Though her brother loved to ride dirt bikes, Chadwick said that wasn’t something she did. She had heard of adaptive watersports though, and since she and her husband like to surf, she started looking for adaptive activities at the beach to volunteer. This was about 13 years ago.
She learned of an adaptive surfing event at Wrightsville Beach, and they decided to check it out to see how adaptive surfing works.
Though it was a small turnout, “I just remember I cried happy tears the whole time.” There were people like her brother as well as others in completely different situations, “and it was just so cool to see.”
From then on, Chadwick said they volunteered at the adaptive surfing events. During this time, she met a few Carteret County residents living with disabilities who would attend. She talked about having an adaptive surfing event on the Crystal Coast, but was unsure of how many would show up and if there were enough people in the area who would be interested. Still, she decided to move forward with the idea.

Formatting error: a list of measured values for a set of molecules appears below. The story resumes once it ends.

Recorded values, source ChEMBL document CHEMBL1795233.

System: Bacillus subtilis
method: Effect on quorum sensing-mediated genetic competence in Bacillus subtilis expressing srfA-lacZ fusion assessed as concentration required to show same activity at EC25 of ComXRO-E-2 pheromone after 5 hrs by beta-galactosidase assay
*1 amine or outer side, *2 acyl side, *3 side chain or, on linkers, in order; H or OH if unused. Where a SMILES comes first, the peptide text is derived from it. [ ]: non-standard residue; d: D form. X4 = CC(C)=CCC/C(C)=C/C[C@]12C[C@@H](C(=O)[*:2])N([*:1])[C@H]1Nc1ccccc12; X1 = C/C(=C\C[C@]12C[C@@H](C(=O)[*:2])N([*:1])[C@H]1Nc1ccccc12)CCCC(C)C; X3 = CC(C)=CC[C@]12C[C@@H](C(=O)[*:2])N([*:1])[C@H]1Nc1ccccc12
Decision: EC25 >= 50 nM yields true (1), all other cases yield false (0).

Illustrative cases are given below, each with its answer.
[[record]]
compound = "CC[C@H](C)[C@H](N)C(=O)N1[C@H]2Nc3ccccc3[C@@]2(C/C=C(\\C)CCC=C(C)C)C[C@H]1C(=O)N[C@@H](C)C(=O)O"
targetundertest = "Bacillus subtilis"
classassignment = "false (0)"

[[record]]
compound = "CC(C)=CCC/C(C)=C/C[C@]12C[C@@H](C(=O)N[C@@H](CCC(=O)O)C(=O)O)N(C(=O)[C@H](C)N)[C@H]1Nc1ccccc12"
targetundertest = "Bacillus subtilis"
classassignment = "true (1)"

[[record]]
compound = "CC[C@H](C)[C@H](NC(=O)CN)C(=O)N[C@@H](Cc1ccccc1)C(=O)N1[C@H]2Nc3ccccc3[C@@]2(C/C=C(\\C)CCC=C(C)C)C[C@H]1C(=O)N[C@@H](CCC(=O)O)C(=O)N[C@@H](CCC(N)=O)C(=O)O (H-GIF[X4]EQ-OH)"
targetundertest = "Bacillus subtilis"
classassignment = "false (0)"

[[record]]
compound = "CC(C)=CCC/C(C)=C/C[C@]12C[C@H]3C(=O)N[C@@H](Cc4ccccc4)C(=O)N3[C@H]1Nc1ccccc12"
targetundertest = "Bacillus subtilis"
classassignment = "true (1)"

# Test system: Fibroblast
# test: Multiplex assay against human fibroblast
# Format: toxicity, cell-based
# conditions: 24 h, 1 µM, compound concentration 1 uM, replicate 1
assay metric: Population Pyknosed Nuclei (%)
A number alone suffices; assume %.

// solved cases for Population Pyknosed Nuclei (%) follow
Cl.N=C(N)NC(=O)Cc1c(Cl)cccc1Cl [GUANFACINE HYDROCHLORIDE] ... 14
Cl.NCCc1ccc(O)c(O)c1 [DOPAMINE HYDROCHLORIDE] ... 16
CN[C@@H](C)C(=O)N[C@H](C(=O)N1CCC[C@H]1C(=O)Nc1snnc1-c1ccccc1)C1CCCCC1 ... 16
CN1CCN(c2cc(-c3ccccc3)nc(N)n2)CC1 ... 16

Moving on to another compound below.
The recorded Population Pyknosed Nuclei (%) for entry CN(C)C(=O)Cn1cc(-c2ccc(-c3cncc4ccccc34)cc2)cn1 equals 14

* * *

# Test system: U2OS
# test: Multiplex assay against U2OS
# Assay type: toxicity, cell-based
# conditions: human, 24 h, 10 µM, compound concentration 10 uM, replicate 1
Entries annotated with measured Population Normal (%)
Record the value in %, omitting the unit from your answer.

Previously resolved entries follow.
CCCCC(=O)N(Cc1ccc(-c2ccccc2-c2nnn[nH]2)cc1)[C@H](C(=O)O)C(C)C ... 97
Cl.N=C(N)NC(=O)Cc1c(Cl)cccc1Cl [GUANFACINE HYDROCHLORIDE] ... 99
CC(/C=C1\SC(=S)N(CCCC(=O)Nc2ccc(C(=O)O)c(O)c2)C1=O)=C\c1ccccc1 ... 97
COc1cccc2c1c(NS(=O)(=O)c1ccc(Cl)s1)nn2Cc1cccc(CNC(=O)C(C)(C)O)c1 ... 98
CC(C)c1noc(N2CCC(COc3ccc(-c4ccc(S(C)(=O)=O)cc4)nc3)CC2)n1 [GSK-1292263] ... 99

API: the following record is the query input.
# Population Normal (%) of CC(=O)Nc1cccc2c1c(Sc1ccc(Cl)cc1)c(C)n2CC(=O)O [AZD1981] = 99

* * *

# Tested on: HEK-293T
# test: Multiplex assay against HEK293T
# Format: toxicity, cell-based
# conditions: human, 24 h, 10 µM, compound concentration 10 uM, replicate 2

While working on establishing a nonprofit organization, Chadwick learned about a group in Myrtle Beach, South Carolina, named the Adaptive Surf Project. She contacted the South Carolina group’s organizers who offered to help by making the North Carolina project a chapter.
The two programs have a similar name and work together, but the two organizations are separate entities. “We handle our finances. So the money that is donated to us goes right back out into our communities,” Chadwick said.
The first surf day was held in 2016 at Fort Macon State Park. Two surfers and a handful of volunteers showed up, including volunteers from the Myrtle Beach organization who brought the special gear needed for adaptive surfing.